Context

The context in which a poem was written can sometimes tell you more about its themes, message and meaning.

Some questions you might ask include:

  • are aspects of the poet’s life reflected in the poem?
  • is the time or place in which it was written reflected in the poem?

You will need to research the poet’s background to discover answers to these questions. But if you do write about a poem and its context, be careful to include only details that reveal something about the poem.

Context of 'The Destruction of Sennacherib'

A forest in the sunlight
Lord Byron was one of the leading poets from the Romantic movement

Byron was one of the leading poets of a group known as the Romantics. Romanticism was a general artistic movement (literature, music, the visual arts, etc.) which dominated European culture from the last part of the 18th century until the mid-19th century. Romanticism had many key features, including:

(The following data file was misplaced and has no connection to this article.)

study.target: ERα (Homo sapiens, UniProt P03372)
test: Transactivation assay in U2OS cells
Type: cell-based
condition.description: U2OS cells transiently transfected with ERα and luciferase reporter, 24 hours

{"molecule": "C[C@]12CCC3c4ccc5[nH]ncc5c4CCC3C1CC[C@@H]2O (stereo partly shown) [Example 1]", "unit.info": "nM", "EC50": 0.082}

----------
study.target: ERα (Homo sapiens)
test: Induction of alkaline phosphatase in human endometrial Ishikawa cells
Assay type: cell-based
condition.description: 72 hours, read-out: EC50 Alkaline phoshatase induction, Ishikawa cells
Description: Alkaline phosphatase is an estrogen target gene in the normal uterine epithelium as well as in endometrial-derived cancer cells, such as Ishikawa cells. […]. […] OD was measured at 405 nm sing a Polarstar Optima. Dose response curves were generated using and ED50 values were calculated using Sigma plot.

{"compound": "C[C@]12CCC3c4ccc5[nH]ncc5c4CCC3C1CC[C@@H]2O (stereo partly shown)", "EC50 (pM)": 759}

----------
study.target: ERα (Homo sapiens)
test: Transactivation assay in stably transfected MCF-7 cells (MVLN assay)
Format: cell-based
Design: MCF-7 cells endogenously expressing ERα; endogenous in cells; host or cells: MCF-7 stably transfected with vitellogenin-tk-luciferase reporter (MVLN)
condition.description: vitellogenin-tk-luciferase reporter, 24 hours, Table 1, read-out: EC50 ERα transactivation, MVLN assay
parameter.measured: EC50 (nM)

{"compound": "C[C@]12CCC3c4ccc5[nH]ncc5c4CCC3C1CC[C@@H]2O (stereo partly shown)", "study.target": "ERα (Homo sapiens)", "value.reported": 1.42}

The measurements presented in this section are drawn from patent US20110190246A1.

• an interest in the cultures and history of the Middle East and Far East
  • the importance of liberty and freedom
  • a fascination with mystical and supernatural events

All of these are features of Byron’s poem.

The poem was originally published as part of a collection called Hebrew Melodies in April 1815. This was a time when the subject of war was of great concern throughout Europe. The wars against Napoleon had been going on for sixteen years and were quickly reaching a climax. The Battle of Waterloo, which ended the war, took place just two months after the poem’s publication. Just like Sennacherib and the Assyrians in the poem, Napoleon and the French had carved out a huge empire and nothing seemed capable of stopping them. It is estimated that the war resulted in approximately 3.5-5 million casualties. It must have seemed to Byron’s original readers that only a miracle could stop the destruction.

More about commenting on context.